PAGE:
Court Rejects Argument the Transaction Was Necessary to Improve Efficiencies and Meet ACA Goals

The Ninth Circuit Court of Appeals recently ruled that an Idaho health system’s acquisition of the largest independent multi-specialty physician group in Idaho violated federal antitrust law. The Court rejected defendants' claim that the integration accomplished by the acquisition was necessary to achieve efficiency goals of the Affordable Care Act (ACA). 

The Federal Trade Commission (FTC), the State of Idaho, and two local hospitals challenged the 2012 acquisition of Saltzer Medical Group, P.A. by St. Luke’s Health Systems, Ltd. The district court initially denied the FTC’s motion to block the acquisition. However, following a trial, the district court held that the Clayton Act and the Idaho Competition Act prohibited the acquisition because of its anticompetitive effects on the adult primary care physician (PCP) market in Nampa, Idaho, a city with slightly more than 80,000 people located 20 miles from Boise. It ordered St. Luke’s to divest its ownership of Saltzer.

Effect on Rates

The district court concluded that St. Luke’s and Saltzer had been each other’s closest PCP competitors and would likely use their post-merger power to negotiate higher reimbursement rates from insurers. In reaching this conclusion, the court cited to pre-acquisition internal correspondence showing that the merged companies intended to use their increased bargaining power to raise prices.

Relevant Market

St. Luke’s argued on appeal that the geographic market of Nampa was too narrow. But the Ninth Circuit upheld the district court’s finding that Nampa was a properly defined geographic market, relying on evidence that commercial health plans must include Nampa PCPs in their plans offered to Nampa residents.  The Ninth Circuit was not persuaded that Boise should be included in the relevant market even though one-third of Nampa residents travel to Boise to see a PCP.  The Ninth Circuit dismissed this as evidence of Nampa’s residents’ willingness to travel beyond Nampa to see a PCP because those residents that saw a PCP in Boise also worked in Boise.

“Efficiencies” Defense Rejected

St. Luke’s also argued on appeal that any harm the acquisition may cause to competition in Nampa was outweighed by its pro-competitive benefits, including facilitating St. Luke’s provision of integrated care and risk-based reimbursement—both encouraged by the ACA. St. Luke’s, for example, argued that the merger would create a team of employed physicians with access to the electronic medical records system used by St. Luke’s.

While the Ninth Circuit noted it was “skeptical” of the efficiencies defense in general, it did not reject the defense as a matter of law. However, it held that St Luke’s did not establish the defense, noting that a defendant must “clearly demonstrate” that “the proposed merger enhances rather than hinders competition because of the increased efficiencies.” Even though the Ninth Circuit observed that the transaction would eventually improve the delivery of health care in the Nampa market, it concluded that St. Luke’s failed to demonstrate that efficiencies resulting from the acquisition would have a net positive effect on competition. The Court also stated that although the ACA’s goals for providing quality care are “laudable,” “the Clayton Act does not excuse mergers that lessen competition or create monopolies simply because the merged entity can improve its operations.”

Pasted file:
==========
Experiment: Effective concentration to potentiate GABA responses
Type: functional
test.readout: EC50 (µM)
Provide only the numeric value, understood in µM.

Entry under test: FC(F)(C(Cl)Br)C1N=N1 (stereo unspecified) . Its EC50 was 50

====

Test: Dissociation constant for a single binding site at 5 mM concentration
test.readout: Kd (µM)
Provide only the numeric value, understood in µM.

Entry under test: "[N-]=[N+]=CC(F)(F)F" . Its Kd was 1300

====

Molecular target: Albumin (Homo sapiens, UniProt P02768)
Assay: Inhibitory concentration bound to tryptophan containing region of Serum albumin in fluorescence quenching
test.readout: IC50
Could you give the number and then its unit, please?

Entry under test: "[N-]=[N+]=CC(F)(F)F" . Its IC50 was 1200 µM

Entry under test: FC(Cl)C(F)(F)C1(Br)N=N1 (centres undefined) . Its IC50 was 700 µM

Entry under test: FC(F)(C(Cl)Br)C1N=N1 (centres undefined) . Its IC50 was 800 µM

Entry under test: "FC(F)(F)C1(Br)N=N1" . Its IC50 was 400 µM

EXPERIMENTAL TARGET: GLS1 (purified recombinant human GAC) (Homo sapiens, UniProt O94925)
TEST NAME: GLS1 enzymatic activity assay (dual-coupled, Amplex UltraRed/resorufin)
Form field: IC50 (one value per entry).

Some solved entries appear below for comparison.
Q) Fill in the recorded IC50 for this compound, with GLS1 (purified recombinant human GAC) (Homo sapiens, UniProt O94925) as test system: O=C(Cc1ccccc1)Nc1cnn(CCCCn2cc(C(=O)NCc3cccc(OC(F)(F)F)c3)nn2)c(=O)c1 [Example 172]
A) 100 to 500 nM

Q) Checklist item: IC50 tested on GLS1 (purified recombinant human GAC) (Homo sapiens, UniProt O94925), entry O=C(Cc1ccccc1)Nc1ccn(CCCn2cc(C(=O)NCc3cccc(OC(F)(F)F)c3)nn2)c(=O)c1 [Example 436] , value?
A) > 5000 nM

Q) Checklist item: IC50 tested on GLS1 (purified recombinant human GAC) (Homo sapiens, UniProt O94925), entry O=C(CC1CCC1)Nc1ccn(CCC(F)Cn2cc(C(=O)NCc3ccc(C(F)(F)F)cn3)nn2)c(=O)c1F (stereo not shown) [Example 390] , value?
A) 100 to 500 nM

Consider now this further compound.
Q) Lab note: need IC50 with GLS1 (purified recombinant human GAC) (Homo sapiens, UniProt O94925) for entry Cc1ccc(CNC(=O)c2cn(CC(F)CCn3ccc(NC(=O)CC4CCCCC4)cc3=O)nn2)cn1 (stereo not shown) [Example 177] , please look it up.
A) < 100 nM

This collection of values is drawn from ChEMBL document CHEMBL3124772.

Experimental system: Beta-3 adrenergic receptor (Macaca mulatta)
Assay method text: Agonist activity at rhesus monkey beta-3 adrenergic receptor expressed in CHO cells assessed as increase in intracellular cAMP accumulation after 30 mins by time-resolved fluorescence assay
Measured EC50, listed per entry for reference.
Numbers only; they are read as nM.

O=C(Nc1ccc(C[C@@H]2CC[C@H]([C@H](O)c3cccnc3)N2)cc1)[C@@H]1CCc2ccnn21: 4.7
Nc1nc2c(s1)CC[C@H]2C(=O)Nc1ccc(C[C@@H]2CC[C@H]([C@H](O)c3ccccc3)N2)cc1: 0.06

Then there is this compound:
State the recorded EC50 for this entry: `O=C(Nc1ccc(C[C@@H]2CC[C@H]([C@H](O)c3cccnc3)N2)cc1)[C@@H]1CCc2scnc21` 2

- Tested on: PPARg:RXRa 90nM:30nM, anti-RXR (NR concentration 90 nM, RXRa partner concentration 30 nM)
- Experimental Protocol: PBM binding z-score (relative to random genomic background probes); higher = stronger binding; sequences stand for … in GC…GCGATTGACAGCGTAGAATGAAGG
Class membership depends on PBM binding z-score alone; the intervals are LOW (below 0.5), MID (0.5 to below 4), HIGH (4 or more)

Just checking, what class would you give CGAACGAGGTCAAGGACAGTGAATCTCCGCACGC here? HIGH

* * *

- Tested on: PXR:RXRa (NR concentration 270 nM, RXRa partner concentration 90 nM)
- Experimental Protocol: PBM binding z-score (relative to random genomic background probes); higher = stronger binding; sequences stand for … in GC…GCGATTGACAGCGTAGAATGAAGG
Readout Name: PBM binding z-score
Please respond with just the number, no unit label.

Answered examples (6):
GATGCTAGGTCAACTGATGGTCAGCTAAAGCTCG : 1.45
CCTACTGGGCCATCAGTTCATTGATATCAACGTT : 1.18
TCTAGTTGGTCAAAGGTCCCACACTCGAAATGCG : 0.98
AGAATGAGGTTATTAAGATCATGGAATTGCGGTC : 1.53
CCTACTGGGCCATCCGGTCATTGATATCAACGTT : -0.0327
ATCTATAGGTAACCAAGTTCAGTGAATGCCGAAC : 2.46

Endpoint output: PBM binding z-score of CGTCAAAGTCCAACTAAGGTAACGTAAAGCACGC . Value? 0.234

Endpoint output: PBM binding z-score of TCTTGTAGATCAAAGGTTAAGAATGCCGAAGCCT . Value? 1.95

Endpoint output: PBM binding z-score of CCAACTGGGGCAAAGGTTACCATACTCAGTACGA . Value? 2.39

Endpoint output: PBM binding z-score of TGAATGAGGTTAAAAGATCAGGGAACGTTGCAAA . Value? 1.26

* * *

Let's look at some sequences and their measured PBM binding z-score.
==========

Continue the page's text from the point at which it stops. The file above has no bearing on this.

Practical Implications of the Decision

This case marks the federal antitrust enforcers’ latest in a string of victories in health care merger cases. It is significant because it demonstrates that:

  • ACA’s push toward integrated care does not relieve defendants from demonstrating that claimed efficiencies are merger-specific and clearly outweigh potential anticompetitive effects. Parties intending to rely on the “efficiencies” defense must present substantial evidence that the impact will be a net positive.
  • Small transactions in narrowly-defined markets are not immune from the reach of the antitrust enforcers. The St. Luke’s/Saltzer transaction resulted in a combination of only 24 PCPs valued at only $9 million—a transaction small enough that it did not require Hart-Scott-Rodino approval—in a “market” consisting of a Boise suburb with a population of slightly more than 80,000.
  • Contemporaneous documents (including emails) may doom a transaction. Here, pre-acquisition internal emails discussed the transaction as a means of increasing the parties’ leverage in payor negotiations. Parties contemplating transactions with competitors should, at a very early stage, review their existing documentation and avoid creating documents that may give the unintended impression the transaction will raise prices or reduce output.